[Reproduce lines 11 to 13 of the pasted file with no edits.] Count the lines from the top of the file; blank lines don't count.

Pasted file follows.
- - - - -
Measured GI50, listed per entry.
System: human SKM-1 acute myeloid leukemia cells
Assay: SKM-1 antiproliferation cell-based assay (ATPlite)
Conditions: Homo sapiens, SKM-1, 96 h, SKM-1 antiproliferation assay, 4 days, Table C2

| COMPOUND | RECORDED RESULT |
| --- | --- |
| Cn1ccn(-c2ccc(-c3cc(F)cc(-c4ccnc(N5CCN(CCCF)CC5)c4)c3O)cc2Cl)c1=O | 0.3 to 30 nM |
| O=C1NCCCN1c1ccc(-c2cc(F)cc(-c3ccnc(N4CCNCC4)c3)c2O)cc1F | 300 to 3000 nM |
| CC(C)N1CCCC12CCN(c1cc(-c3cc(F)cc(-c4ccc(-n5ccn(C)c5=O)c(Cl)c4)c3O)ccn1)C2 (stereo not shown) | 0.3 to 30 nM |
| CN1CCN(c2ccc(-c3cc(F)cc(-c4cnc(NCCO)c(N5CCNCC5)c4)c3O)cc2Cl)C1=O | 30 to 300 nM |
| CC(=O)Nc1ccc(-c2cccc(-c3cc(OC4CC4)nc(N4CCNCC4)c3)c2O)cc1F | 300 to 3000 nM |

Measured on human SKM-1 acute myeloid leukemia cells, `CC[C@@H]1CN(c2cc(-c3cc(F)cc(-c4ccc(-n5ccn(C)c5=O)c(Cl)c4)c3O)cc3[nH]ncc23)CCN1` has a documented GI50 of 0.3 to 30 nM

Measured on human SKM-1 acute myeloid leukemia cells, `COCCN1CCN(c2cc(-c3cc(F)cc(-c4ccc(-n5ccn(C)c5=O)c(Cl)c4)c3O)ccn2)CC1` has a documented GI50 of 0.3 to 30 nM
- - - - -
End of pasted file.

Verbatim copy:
| CC(=O)Nc1ccc(-c2cccc(-c3cc(OC4CC4)nc(N4CCNCC4)c3)c2O)cc1F | 300 to 3000 nM |

Measured on human SKM-1 acute myeloid leukemia cells, `CC[C@@H]1CN(c2cc(-c3cc(F)cc(-c4ccc(-n5ccn(C)c5=O)c(Cl)c4)c3O)cc3[nH]ncc23)CCN1` has a documented GI50 of 0.3 to 30 nM

Measured on human SKM-1 acute myeloid leukemia cells, `COCCN1CCN(c2cc(-c3cc(F)cc(-c4ccc(-n5ccn(C)c5=O)c(Cl)c4)c3O)ccn2)CC1` has a documented GI50 of 0.3 to 30 nM